Will my rabbit go to heaven?

Spanish translation: ¿Mi conejo irá al cielo?

Andy, Jacqui and Fluffy – Surrey, 1942

It seems a simple question, childlike even, but actually it leads into all sorts of theological, cultural and ecological minefields. Will God’s new creation include other animals, and if so… will my rabbit / cat / dog / snake be there? Will I know it personally? Will we be able to communicate? How will there be enough space? And should we keep pets anyway? Are humans domesticating animals which God created to be wild? What about cats killing billions of garden birds? Shouldn’t our focus be on protecting wild creatures rather than worrying about domestic pets? No wonder alarm bells rang amongst my colleagues when I suggested blogging on this subject!

Yet, pets matter to millions, particularly those in urban societies who may have little contact with wild nature. If you live in Singapore, Sydney, Cincinnati or Sydenham your pet may be your sole connection with the non-human world. Sometimes they become surrogates for human relationships, spoiled children who never answer back, but at their best they teach us what it means to relate to and care for species that are totally other, yet which reciprocate something very special. Studies suggest pets can not only be companions to the blind or deaf, but may alleviate depression, comfort the lonely, facilitate psychotherapy, rehabilitate criminals, lower blood pressure, and ease the pain of aging.

The Bible gives very little detail about the after-life, and my musings are exploratory rather than ‘the official A Rocha view’. Yet, I believe we can be clear that God’s new heaven and new earth will be both physical and full of living creatures of all kinds. The totality of earth’s creatures, including humans, are ‘very good’ (Genesis 1:31), God’s saving covenant at the time of Noah includes all living creatures upon the earth (Genesis 6-9) and, because of Jesus’ defeat of death and sin, all creation is waiting to be set free (Romans 8:19-22). The four living creatures worshipping Jesus in glory in Revelation 4:6-11 represent one human, one wild animal, one bird, and – significantly for this discussion – one domesticated animal, the none-too-cuddly Ox.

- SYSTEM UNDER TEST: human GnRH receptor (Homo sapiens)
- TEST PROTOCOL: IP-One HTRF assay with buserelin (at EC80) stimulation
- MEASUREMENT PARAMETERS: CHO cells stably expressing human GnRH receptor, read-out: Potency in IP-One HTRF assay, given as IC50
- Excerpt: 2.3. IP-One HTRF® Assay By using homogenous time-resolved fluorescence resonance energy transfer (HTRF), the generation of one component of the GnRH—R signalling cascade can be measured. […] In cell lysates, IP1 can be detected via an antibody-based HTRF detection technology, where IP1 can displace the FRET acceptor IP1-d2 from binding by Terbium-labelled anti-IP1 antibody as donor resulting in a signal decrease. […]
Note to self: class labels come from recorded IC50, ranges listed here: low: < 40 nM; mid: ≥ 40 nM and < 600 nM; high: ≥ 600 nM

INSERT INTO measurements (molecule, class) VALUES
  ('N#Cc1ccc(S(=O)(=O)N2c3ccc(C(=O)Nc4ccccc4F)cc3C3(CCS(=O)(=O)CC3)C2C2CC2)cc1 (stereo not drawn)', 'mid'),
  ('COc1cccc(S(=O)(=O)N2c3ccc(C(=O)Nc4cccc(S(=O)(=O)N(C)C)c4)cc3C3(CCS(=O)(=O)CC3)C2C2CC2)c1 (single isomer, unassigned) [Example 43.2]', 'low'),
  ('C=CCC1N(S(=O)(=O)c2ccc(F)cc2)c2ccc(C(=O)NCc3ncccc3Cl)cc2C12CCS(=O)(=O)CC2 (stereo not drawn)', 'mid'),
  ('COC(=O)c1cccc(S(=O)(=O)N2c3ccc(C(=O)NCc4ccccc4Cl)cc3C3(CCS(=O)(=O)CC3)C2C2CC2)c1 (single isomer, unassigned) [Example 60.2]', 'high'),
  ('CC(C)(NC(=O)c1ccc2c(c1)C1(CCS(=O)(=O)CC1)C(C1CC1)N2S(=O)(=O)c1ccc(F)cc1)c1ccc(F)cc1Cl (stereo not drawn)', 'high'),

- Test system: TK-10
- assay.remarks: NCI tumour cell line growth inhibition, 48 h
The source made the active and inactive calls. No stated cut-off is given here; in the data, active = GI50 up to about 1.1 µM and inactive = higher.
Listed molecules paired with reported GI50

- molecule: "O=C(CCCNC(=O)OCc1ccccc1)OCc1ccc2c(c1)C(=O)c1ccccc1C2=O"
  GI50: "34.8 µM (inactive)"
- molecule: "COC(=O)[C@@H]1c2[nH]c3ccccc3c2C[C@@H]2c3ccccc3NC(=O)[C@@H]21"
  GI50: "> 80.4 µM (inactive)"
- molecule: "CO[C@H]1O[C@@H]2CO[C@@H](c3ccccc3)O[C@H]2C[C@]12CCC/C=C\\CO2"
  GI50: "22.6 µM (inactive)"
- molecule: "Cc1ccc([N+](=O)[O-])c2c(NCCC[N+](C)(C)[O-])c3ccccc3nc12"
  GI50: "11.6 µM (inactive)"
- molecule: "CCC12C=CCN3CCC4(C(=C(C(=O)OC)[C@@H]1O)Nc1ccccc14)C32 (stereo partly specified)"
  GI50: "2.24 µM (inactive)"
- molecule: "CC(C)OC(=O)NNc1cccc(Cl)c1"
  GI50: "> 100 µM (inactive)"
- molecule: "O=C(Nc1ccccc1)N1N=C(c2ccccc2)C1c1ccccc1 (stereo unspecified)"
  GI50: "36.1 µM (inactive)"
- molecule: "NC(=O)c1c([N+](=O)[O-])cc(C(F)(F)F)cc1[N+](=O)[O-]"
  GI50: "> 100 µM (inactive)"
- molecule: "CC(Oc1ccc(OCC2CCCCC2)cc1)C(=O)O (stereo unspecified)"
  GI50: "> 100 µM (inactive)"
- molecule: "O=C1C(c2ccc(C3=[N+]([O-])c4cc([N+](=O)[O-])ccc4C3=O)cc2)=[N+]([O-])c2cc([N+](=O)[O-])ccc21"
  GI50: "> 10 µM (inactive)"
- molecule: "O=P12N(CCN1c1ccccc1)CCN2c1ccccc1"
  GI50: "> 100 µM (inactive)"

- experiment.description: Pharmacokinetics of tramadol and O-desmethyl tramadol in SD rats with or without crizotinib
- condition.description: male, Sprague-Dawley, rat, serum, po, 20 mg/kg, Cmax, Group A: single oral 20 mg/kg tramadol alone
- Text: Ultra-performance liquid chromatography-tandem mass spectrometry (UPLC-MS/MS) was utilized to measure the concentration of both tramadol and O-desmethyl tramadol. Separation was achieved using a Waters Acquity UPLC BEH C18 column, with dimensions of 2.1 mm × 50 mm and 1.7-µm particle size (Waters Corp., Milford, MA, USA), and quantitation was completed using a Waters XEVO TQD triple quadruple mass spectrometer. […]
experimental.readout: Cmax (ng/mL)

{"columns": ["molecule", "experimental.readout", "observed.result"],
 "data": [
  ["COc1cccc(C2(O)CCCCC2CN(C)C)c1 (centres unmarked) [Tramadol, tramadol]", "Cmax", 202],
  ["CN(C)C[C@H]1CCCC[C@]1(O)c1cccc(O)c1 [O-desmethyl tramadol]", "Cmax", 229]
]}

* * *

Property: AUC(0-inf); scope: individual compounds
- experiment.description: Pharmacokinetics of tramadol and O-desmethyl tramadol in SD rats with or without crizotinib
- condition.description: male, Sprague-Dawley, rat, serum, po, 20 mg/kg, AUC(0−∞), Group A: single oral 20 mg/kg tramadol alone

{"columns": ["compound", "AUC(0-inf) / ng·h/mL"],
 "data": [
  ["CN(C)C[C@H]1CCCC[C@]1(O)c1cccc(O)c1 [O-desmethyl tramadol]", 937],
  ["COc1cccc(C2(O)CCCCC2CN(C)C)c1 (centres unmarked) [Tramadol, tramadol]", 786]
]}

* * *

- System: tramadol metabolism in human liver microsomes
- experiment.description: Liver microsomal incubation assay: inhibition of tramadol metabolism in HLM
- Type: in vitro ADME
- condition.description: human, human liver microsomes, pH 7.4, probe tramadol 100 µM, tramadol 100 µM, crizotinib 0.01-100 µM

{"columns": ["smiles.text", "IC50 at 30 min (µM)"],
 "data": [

Moreover, the Old Testament prophets consistently foresaw a time when there would be a new harmony between wild and domesticated animals and humanity: wolves and lambs, leopards and goats, lions and calves, bears and cattle, snakes and children in peaceful coexistence (Isaiah 11:6-9; 65:17-25). The ‘shalom’ of God’s peaceable Kingdom is about restored relationship with God, each other, and also the whole creation. Hosea 2:18 sums it up: ‘In that day I will make a covenant for them with the beasts of the field, the birds in the sky and the creatures that move along the ground. Bow and sword and battle I will abolish from the land, so that all may lie down in safety.’

So, where does that leave Fluffy the rabbit? We can’t be sure from the Bible alone, whether each animal we’ve ever known will be in the renewed creation. Just imagine how many rabbits there would be! So to say, ‘You’ll see your Fluffy again’, is going beyond scripture. However, to say, ‘There will be animals in heaven and our relationship with animals then will be closer than now’, is, I believe, biblically justified.

Think of it like this. Jesus said there will be no marriage in heaven (Matthew 22:30), despite marriage being God’s chosen context for our closest human relationships, because heaven has something even better in store. The uniqueness of marriage will be superseded by an intimacy of relationship we cannot yet imagine. And perhaps, just perhaps, those biblical pointers of peace between all living creatures suggest we will be able to communicate with and understand other creatures too. We won’t own pets in heaven, because all species will have their independent existence as creatures of God, and presumably be able to communicate with each other as well as worshipping God together. I don’t know about you, but I just can’t wait to speak fluent Puffin and Dog!

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About Dave Bookless